Or is the “calm” one feels absolute and transcendent of any particular circumstance, or season of one’s life—absolute balance regardless of the degree of imbalance in one’s world?
There’s never been a more illustrative reality of the sharp separation of housed/homeless, cared about/neglected, loved/lost. The scorched earth expanse between that ever-expanding divide is terrifying. The exit from so many of those choices is narrow and closed.
Do you have heat? A clean bed? A shower and food at the ready?
The three secondary colors, orange, green, and violet, visually represent the tones of a major triad—if you see (hear) two, the third naturally completes (balances) the concept for me. This painting employs the three secondaries to contrast texture and smoothness in nearly exactly equal parts. It was a surprise painting; I thought I was going to paint an abstract composition, and started by pretty much slinging paint, but this imaginary location evolved quickly to change my mind, which speaks to the balance of the conscious and unconscious mind required of the artist, and hopefully, of the appreciator as well.
Humans are out of balance with Nature. We take too much and put bad things into the water and air. We create chaos in our climate leading to floods and droughts, destruction of homes and infrastructure, and disruption of food production. Our placement of importance on humans has created this imbalance.
We have controlled Nature, bending it to our every whim and “need.” The Earth has been resilient, but it has a breaking point. And when it breaks, Nature is not the one who will suffer. It will be our little human selves.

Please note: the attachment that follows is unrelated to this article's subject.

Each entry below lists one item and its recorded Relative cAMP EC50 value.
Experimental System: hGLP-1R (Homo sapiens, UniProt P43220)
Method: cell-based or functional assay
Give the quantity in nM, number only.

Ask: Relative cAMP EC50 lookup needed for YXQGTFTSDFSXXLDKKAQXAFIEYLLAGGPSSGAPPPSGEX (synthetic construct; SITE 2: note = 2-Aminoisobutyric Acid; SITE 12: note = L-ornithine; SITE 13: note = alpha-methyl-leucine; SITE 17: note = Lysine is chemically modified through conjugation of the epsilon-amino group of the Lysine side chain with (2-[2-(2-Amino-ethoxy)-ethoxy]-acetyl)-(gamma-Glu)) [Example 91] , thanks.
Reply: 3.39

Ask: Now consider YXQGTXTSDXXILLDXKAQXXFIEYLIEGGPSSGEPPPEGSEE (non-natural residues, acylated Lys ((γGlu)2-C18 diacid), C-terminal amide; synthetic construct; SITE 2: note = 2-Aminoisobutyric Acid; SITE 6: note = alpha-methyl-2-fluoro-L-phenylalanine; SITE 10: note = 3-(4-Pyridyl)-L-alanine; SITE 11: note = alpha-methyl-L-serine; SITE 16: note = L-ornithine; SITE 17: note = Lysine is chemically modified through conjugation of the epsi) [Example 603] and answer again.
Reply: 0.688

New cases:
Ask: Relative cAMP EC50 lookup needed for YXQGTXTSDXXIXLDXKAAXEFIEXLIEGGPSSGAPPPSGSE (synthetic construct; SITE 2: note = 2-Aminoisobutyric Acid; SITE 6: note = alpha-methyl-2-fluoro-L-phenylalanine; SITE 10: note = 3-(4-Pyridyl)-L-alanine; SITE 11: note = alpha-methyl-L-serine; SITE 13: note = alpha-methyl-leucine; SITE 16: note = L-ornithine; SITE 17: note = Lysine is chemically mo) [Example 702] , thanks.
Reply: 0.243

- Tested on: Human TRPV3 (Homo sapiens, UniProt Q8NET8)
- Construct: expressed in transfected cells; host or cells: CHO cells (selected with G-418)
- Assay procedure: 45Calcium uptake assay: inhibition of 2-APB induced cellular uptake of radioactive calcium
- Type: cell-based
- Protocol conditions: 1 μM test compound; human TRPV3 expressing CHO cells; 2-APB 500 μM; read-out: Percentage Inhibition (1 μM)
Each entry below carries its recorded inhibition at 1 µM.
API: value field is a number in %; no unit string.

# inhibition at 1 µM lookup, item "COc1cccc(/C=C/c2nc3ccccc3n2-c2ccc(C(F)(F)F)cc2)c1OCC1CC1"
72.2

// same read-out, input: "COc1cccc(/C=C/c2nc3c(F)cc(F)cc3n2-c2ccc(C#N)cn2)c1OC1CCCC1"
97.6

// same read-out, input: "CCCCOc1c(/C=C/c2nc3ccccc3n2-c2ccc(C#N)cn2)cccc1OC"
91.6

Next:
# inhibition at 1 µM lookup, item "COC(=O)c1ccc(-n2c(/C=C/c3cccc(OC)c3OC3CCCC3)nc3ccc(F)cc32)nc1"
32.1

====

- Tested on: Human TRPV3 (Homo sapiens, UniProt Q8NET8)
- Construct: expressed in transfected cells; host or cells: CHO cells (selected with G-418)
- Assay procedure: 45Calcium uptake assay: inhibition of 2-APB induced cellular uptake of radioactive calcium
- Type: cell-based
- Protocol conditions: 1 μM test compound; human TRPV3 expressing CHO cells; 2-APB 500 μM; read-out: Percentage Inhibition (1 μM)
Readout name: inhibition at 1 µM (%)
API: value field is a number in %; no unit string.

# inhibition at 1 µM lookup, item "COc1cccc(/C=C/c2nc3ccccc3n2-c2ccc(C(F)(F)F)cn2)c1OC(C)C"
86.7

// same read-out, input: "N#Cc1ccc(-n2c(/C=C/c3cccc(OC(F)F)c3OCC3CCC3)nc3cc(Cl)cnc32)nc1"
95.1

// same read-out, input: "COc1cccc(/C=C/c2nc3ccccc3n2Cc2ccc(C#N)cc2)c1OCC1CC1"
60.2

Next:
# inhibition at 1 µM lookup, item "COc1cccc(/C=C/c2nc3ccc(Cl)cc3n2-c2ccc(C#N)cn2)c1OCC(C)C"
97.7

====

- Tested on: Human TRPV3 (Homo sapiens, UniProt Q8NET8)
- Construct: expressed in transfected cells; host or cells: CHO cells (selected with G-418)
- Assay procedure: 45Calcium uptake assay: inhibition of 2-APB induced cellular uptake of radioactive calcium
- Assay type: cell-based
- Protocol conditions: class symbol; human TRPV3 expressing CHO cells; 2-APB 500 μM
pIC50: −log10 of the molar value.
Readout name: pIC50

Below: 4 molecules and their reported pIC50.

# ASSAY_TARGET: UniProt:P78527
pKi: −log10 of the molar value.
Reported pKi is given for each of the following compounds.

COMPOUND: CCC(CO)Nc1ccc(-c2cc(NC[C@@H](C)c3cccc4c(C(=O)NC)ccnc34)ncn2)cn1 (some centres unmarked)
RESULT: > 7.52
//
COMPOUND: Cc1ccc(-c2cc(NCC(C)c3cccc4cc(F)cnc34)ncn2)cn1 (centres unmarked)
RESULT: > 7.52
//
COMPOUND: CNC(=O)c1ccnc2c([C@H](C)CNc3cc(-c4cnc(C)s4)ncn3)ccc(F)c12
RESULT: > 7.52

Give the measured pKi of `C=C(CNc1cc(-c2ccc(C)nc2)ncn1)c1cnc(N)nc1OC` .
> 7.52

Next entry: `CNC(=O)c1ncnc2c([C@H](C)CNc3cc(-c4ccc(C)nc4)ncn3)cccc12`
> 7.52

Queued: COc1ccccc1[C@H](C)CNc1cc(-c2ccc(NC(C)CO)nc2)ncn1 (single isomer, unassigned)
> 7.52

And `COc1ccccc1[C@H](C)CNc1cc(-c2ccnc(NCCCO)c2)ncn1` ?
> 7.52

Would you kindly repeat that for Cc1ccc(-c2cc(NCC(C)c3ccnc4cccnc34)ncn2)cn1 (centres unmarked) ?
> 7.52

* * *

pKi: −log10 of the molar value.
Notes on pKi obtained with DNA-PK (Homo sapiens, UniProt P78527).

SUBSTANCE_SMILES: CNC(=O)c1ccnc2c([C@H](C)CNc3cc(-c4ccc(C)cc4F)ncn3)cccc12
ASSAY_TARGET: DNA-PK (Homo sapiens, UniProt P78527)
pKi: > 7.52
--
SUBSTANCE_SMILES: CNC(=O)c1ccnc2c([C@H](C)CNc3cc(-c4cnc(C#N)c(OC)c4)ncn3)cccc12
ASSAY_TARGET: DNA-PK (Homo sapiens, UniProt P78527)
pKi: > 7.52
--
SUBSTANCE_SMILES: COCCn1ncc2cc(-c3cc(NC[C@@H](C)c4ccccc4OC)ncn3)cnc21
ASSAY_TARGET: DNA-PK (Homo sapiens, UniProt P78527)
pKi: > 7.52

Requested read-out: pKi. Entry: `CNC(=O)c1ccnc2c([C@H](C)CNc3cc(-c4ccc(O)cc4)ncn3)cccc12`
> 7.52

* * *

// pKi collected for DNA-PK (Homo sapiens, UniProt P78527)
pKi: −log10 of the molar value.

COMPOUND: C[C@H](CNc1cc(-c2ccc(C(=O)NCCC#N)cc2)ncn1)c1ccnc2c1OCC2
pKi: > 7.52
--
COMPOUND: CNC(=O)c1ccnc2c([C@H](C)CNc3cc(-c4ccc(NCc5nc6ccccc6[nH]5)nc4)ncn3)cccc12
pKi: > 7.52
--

It Does Matter visually describes the grace and beauty of balance. Maintaining this balance is essential. It reminds us of what awaits us if we can make the necessary changes.
The Renaissance notion of cosmography, that pictures can be a simulacrum of the world and not just a representation of it, appeals to me. I am fascinated by the attempt to embrace philosophical themes through visual images and by the historic conflation of physics, metaphysics, and moral order.
The Fool’s Journey is a book of twenty-three etchings of the major arcana of the traditional tarot deck modeled on Renaissance graphic representations of the cosmos. It is a visual portrayal of a philosophical worldview, each image presenting an archetype of human experience and a parallel, symbolic element or quality of the physical world. Judgment represents the Egyptian belief that the heart recorded all the deeds of a person’s life, and at death was weighed against the feather of Maat (goddess of truth and justice). If the heart balanced with the feather, the soul was deemed worthy of eternal life.